Received via Whatsapp…
(Edited for spelling and grammar)
For those who keep reminding that the Chinese in Malaysia are ungrateful and telling them to balik China, here is a little history missing in history lessons in Malaysia. An extract sent by a friend:
Sir Frank Swettenham –
One cannot change the Truth:
Historical facts extracted from Frank Swettenham’s book
Go to Google, Wikipedia, to get these facts confirmed.
Read the extract from page 233 of the book mentioned in the last part of this message.
Appended below is a piece of historical fact EXTRACTED from the Book written by Frank Swettenham: The Chinese are the ones who developed the Malay States to what they are today.
This is a documented fact.
An Account of the Origin and Progress of British Influence in Malaya – by Sir Frank Swettenham, K.C.M.G. (1850-1946). Late Governor of the Straits Colony & High Commissioner for the Federated Malay States. LONDON: John Lane
” . . . I have said that the protected Malay States depended mainly on the tin mines for their revenue, and it was first care of the Government to foster the industry by every legitimate means. As early as 1882 a French company began to mine tin in the Kinta district of Perak, and has extended its operations to the other States. Since then other Europeans have formed companies for the same purpose; but it was the Chinese who began the work, who have continued it ever since, and whose efforts have succeeded in producing more than half of the world’s tin supply.
Their energy and enterprise have made the Malay States what they are today, and it would be impossible to overstate the obligation which the Malay Government and the people are under to these hard-working, capable and law-abiding (sic). They were already the miners and the traders, and more instances the planters and the fishermen, before the white man had found his way to the Peninsula. In all the early days it was Chinese energy and industry which supplied the fund to begin the construction of roads and public works, and to pay all the other costs of administration. Then they were, and still are, the pioneers of mining. They have driven their way into remote jungles, cleared the forests, run all the risks, and often made great gains. They have also paid penalty imposed by an often deadly climate. But the Chinese were not only miners, they were charcoal-burners in the days when they had to do their own smelting; they were wood-cutters, carpenters, and brick makers; as contractors, they constructed nearly all government buildings, most of the roads and bridges, railways and waterworks.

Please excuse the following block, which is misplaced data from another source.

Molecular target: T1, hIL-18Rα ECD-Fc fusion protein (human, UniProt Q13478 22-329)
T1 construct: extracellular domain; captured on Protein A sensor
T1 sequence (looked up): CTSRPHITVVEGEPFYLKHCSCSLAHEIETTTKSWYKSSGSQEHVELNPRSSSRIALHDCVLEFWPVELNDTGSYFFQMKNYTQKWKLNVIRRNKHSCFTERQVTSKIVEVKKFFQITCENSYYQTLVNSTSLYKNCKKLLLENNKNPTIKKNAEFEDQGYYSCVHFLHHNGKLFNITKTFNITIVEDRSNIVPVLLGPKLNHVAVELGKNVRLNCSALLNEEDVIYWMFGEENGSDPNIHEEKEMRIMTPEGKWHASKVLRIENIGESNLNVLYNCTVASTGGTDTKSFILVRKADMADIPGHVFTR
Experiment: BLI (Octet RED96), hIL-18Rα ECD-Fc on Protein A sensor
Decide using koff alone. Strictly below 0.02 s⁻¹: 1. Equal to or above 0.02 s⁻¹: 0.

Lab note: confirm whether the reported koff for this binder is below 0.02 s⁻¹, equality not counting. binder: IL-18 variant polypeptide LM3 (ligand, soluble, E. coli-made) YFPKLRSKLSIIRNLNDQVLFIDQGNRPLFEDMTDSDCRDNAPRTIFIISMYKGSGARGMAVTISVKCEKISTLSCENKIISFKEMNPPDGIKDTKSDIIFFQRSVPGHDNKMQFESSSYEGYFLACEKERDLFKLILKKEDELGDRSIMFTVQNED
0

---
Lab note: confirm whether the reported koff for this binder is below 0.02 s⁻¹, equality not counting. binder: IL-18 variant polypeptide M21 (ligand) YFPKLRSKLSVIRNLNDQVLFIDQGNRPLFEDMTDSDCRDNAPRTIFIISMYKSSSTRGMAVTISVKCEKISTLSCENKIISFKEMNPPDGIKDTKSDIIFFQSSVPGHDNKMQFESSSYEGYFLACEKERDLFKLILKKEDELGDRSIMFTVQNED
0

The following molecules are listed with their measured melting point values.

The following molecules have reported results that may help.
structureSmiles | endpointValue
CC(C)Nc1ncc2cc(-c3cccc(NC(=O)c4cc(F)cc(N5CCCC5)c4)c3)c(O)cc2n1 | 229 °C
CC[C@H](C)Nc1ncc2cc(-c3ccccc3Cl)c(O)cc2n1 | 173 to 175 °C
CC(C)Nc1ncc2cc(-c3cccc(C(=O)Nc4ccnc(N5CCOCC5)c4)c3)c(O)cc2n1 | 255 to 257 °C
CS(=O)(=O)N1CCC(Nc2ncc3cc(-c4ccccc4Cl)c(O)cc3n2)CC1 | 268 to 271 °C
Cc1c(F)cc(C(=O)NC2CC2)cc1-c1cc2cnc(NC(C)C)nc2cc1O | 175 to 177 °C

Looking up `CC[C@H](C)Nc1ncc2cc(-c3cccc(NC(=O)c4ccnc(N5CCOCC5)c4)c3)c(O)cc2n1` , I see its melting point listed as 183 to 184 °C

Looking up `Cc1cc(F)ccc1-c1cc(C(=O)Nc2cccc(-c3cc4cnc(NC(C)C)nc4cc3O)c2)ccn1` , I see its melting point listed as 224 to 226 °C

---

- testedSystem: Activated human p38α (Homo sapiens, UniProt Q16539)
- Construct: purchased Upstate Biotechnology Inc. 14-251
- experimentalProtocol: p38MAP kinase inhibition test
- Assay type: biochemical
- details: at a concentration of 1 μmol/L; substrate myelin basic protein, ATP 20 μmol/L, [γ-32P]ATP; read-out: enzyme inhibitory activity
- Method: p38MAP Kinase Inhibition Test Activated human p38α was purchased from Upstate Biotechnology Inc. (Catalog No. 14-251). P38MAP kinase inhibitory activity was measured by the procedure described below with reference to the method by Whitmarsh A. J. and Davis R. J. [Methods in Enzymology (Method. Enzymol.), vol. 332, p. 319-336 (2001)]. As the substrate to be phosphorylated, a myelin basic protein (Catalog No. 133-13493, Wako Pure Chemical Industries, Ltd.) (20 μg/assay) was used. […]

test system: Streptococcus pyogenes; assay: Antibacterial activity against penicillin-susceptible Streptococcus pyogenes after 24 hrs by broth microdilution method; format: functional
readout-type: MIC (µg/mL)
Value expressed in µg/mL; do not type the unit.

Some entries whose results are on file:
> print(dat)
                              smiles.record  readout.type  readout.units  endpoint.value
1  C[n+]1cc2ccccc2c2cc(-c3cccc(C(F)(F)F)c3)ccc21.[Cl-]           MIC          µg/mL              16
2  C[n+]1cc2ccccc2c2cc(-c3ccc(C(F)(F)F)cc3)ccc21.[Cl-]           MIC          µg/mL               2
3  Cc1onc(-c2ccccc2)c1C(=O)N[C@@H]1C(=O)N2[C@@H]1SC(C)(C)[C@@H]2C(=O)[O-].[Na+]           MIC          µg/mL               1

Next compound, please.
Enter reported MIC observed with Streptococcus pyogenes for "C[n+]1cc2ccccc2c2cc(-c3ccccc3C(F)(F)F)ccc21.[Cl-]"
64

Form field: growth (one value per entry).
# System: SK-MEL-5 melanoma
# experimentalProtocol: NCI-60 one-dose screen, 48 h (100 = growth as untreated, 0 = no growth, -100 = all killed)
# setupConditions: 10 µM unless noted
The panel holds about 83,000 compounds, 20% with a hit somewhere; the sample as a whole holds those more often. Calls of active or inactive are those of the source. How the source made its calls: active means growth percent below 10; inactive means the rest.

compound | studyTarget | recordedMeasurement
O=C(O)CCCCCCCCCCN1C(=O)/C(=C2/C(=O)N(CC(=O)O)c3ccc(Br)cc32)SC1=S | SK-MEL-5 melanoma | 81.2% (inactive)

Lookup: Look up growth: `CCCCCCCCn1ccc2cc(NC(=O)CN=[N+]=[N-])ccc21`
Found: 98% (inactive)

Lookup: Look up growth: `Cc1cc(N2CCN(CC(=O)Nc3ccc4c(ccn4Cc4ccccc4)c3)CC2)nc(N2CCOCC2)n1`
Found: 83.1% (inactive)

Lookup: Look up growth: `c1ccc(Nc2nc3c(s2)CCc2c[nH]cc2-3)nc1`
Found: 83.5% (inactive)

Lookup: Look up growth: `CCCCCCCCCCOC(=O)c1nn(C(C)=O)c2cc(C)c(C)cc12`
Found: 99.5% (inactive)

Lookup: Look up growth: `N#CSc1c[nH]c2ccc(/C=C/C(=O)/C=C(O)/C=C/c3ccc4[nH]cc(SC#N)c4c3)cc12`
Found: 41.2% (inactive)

They brought all the capital into the country when Europeans feared to take the risks; they were the traders and shopkeepers, and it was their steamers which first opened regular communications between the ports of the colony and the ports of Malay States. They introduced tens of thousands of their countrymen when the one great need was labour to develop the hidden riches of an almost unknown and jungle-covered country, and it is their work, the taxation of the luxuries of they consume and of the pleasures they enjoy, which has provided something like nine-tenths of the revenue. When it is possible to look back upon a successful experiment, it is always of interest to ascertain the determining factors, and how far each affected the result.
The reader should understand at once what is due to Chinese labour and enterprise in the evolution of the Federated Malay States. The part played by the Malay has already been told…how far the Government officials, the European planters and the Indian immigrants contributed to the general development of the Country and the position it now occupies will be described in the subsequent chapter . . . “
You can verify the above with further reading of the actual book